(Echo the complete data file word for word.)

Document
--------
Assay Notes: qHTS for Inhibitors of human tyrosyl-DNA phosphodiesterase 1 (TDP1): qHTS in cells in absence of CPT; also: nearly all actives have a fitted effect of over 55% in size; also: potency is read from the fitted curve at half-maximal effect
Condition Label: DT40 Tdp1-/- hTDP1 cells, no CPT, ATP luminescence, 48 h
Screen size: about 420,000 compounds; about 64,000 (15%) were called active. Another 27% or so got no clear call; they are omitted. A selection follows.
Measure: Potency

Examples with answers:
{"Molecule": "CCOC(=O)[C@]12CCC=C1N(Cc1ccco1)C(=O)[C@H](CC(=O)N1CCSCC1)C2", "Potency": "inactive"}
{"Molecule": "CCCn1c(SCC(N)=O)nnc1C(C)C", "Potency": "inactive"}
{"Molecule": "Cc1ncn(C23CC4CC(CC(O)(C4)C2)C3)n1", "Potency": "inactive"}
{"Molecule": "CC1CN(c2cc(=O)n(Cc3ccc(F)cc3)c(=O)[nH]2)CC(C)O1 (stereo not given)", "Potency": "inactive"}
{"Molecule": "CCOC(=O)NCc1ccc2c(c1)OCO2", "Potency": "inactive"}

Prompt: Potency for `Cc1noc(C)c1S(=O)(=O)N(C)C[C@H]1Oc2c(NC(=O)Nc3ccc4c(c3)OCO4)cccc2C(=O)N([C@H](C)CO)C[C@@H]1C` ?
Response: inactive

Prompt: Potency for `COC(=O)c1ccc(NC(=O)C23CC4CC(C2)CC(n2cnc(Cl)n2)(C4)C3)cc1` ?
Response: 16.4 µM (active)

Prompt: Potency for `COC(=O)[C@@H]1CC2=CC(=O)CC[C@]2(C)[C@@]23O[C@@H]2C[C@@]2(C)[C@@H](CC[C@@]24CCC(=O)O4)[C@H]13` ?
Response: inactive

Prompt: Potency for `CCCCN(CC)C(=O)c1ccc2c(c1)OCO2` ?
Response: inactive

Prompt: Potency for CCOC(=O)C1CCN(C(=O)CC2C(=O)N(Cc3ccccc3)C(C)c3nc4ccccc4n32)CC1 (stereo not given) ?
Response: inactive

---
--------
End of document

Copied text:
Assay Notes: qHTS for Inhibitors of human tyrosyl-DNA phosphodiesterase 1 (TDP1): qHTS in cells in absence of CPT; also: nearly all actives have a fitted effect of over 55% in size; also: potency is read from the fitted curve at half-maximal effect
Condition Label: DT40 Tdp1-/- hTDP1 cells, no CPT, ATP luminescence, 48 h
Screen size: about 420,000 compounds; about 64,000 (15%) were called active. Another 27% or so got no clear call; they are omitted. A selection follows.
Measure: Potency

Examples with answers:
{"Molecule": "CCOC(=O)[C@]12CCC=C1N(Cc1ccco1)C(=O)[C@H](CC(=O)N1CCSCC1)C2", "Potency": "inactive"}
{"Molecule": "CCCn1c(SCC(N)=O)nnc1C(C)C", "Potency": "inactive"}
{"Molecule": "Cc1ncn(C23CC4CC(CC(O)(C4)C2)C3)n1", "Potency": "inactive"}
{"Molecule": "CC1CN(c2cc(=O)n(Cc3ccc(F)cc3)c(=O)[nH]2)CC(C)O1 (stereo not given)", "Potency": "inactive"}
{"Molecule": "CCOC(=O)NCc1ccc2c(c1)OCO2", "Potency": "inactive"}

Prompt: Potency for `Cc1noc(C)c1S(=O)(=O)N(C)C[C@H]1Oc2c(NC(=O)Nc3ccc4c(c3)OCO4)cccc2C(=O)N([C@H](C)CO)C[C@@H]1C` ?
Response: inactive

Prompt: Potency for `COC(=O)c1ccc(NC(=O)C23CC4CC(C2)CC(n2cnc(Cl)n2)(C4)C3)cc1` ?
Response: 16.4 µM (active)

Prompt: Potency for `COC(=O)[C@@H]1CC2=CC(=O)CC[C@]2(C)[C@@]23O[C@@H]2C[C@@]2(C)[C@@H](CC[C@@]24CCC(=O)O4)[C@H]13` ?
Response: inactive

Prompt: Potency for `CCCCN(CC)C(=O)c1ccc2c(c1)OCO2` ?
Response: inactive

Prompt: Potency for CCOC(=O)C1CCN(C(=O)CC2C(=O)N(Cc3ccccc3)C(C)c3nc4ccccc4n32)CC1 (stereo not given) ?
Response: inactive

---